Nico Rosberg beat Mercedes team-mate and title rival Lewis Hamilton to set the fastest time in first practice at the Japanese Grand Prix.
Max Verstappen became F1's youngest driver at 17 when he did a solid job on his debut before his engine failed.
Rosberg, who is three points behind Hamilton in the championship, was 0.151 seconds quicker than this team-mate.
Hamilton was on a quicker lap when he ran wide at the tricky Degner Two corner.
Dutchman Verstappen, who was driving in first practice in place of Jean-Eric Vergne as the team prepare him for his race debut in 2015, was 0.443secs slower than team-mate Daniil Kvyat.
The son of former F1 driver Jos Verstappen ended up 12th fastest, two places behind Kvyat.
Verstappen is to drive in the first practice sessions at three of the four remaining races after Japan, missing only next weekend's event in Russia, when he has a race in the European Formula 3 series.
His session ended when he was forced to pull off in the Esses with seven minutes remaining with smoke pouring from the rear of the car after what appeared to be a problem in the power unit.
BBC F1 analyst Allan McNish said: "He was very clean and tidy. To be 0.4secs from Daniil Kvyat is very solid - even though Kvyat has not been here before he has had a season of racing behind him."
At the front of the field, the Mercedes drivers were in a league of their own as they embarked on the latest chapter of their intense title fight.
Rosberg was 0.311secs quicker than Hamilton on the first runs, with Hamilton edging closer on the second set of fast laps before the two began to focus on preparation for Sunday's race with laps on a heavier fuel load.
Hamilton has turned a 29-point deficit into a small advantage with two wins in the last two races, aided by Rosberg's retirement in Singapore.
McNish said: "Clearly there has been a momentum that has gone in Hamilton's favour in the last two races and Rosberg has to stop that.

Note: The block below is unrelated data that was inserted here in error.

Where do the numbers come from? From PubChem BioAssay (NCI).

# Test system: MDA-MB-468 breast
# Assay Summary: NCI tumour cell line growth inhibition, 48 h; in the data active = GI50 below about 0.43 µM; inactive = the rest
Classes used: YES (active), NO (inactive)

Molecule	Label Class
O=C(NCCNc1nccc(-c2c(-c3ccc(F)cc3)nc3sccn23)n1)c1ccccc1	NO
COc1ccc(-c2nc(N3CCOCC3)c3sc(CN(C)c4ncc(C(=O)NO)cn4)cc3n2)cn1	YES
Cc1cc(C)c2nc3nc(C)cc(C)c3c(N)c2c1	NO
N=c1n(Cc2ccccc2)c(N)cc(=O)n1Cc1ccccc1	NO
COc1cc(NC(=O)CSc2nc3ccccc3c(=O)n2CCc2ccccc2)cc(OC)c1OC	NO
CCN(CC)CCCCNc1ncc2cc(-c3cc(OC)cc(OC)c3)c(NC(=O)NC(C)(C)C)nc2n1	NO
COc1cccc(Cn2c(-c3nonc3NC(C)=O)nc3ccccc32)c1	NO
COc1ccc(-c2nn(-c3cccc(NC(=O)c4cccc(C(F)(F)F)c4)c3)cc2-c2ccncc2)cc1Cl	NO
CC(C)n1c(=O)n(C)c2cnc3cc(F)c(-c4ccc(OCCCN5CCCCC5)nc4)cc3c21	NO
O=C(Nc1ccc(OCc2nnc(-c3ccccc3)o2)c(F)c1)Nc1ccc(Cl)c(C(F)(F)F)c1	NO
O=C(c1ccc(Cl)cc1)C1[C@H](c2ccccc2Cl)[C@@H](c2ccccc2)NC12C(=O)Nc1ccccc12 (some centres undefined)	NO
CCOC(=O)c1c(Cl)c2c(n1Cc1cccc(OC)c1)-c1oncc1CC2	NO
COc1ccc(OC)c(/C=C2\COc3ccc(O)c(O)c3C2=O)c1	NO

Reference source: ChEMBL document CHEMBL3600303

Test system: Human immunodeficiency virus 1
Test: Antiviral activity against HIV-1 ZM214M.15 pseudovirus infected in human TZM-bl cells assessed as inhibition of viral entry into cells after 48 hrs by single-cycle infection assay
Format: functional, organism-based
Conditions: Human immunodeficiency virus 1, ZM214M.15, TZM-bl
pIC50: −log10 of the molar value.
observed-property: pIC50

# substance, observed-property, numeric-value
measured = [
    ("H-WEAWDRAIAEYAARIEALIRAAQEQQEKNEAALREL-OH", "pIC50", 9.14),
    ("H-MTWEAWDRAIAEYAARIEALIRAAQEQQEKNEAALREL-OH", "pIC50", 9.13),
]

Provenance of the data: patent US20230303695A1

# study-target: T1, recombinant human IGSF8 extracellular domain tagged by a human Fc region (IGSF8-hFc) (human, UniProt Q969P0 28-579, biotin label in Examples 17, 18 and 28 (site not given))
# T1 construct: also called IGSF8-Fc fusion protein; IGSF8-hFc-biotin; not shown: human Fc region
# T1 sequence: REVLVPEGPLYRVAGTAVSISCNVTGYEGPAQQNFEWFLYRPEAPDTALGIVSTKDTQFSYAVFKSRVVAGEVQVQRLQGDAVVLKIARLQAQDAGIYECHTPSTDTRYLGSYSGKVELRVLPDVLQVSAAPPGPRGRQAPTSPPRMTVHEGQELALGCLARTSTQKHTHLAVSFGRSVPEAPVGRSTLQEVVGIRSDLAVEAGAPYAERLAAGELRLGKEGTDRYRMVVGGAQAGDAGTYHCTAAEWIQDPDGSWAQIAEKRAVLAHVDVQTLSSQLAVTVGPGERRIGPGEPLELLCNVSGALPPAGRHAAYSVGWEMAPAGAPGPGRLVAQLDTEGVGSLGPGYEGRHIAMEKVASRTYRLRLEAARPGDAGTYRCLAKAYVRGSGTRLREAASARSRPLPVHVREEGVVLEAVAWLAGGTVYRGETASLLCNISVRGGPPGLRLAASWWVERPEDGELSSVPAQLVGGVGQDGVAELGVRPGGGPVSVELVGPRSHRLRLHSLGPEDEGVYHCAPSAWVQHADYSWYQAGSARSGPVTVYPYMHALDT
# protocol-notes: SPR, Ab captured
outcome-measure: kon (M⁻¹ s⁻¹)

"It's only 0.1secs between them - that's the sort of margin we have seen all year."
Ferrari's Fernando Alonso was third fastest. The Spaniard's future with Ferrari is in doubt after he refused on Thursday to rule out not driving for another team within the next two years.
He was 0.576secs slower than Rosberg and a similar margin ahead of the Williams of Valtteri Bottas in fourth.
Ferrari's Kimi Raikkonen was fifth fastest, but 1.15secs slower than his team-mate, and ahead of the McLarens and Red Bulls.
McLaren's Kevin Magnussen was sixth, split from team-mate Jenson Button by Red Bull's Daniel Ricciardo, with world champion Sebastian Vettel ninth.
As ever, there were a number of incidents on the demanding Japanese track, where the narrow circuit and limited run-off areas tend to punish mistakes.
Caterham reserve driver Roberto Merhi spun at Spoon Curve early in the session and was very nearly collected by Bottas.
Shortly afterwards, Sauber's Esteban Gutierrez ran off the track and into the gravel trap at the difficult Degner One corner, while both Hamilton and Sebastian Vettel ran over the kerb at the Degner Two corner but rejoined with no damage.